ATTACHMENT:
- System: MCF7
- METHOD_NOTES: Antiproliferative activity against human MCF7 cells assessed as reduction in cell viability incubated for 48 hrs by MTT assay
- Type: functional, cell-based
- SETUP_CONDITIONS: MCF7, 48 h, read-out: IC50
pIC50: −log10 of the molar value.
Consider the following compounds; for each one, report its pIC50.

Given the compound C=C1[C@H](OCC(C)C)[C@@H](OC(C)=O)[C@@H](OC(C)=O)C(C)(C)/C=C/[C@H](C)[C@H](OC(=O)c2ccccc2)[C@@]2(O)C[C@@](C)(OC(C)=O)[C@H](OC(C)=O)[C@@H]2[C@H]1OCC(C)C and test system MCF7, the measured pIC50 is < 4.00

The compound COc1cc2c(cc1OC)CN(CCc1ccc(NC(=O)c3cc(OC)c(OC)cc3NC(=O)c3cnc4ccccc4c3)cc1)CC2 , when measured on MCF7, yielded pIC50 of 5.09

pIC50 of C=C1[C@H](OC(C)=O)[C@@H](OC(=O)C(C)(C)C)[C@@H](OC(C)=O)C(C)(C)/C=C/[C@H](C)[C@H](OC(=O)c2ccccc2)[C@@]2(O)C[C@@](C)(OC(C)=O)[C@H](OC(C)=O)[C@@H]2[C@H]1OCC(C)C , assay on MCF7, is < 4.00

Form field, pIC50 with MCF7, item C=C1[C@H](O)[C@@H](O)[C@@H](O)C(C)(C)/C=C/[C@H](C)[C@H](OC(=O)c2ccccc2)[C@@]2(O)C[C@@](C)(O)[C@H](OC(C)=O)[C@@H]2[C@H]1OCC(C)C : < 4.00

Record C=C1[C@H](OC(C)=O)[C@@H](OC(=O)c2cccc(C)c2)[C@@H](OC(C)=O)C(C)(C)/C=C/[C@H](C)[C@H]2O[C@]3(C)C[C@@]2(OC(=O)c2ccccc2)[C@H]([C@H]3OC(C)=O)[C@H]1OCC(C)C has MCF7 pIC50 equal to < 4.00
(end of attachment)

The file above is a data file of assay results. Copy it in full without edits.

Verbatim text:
- System: MCF7
- METHOD_NOTES: Antiproliferative activity against human MCF7 cells assessed as reduction in cell viability incubated for 48 hrs by MTT assay
- Type: functional, cell-based
- SETUP_CONDITIONS: MCF7, 48 h, read-out: IC50
pIC50: −log10 of the molar value.
Consider the following compounds; for each one, report its pIC50.

Given the compound C=C1[C@H](OCC(C)C)[C@@H](OC(C)=O)[C@@H](OC(C)=O)C(C)(C)/C=C/[C@H](C)[C@H](OC(=O)c2ccccc2)[C@@]2(O)C[C@@](C)(OC(C)=O)[C@H](OC(C)=O)[C@@H]2[C@H]1OCC(C)C and test system MCF7, the measured pIC50 is < 4.00

The compound COc1cc2c(cc1OC)CN(CCc1ccc(NC(=O)c3cc(OC)c(OC)cc3NC(=O)c3cnc4ccccc4c3)cc1)CC2 , when measured on MCF7, yielded pIC50 of 5.09

pIC50 of C=C1[C@H](OC(C)=O)[C@@H](OC(=O)C(C)(C)C)[C@@H](OC(C)=O)C(C)(C)/C=C/[C@H](C)[C@H](OC(=O)c2ccccc2)[C@@]2(O)C[C@@](C)(OC(C)=O)[C@H](OC(C)=O)[C@@H]2[C@H]1OCC(C)C , assay on MCF7, is < 4.00

Form field, pIC50 with MCF7, item C=C1[C@H](O)[C@@H](O)[C@@H](O)C(C)(C)/C=C/[C@H](C)[C@H](OC(=O)c2ccccc2)[C@@]2(O)C[C@@](C)(O)[C@H](OC(C)=O)[C@@H]2[C@H]1OCC(C)C : < 4.00

Record C=C1[C@H](OC(C)=O)[C@@H](OC(=O)c2cccc(C)c2)[C@@H](OC(C)=O)C(C)(C)/C=C/[C@H](C)[C@H]2O[C@]3(C)C[C@@]2(OC(=O)c2ccccc2)[C@H]([C@H]3OC(C)=O)[C@H]1OCC(C)C has MCF7 pIC50 equal to < 4.00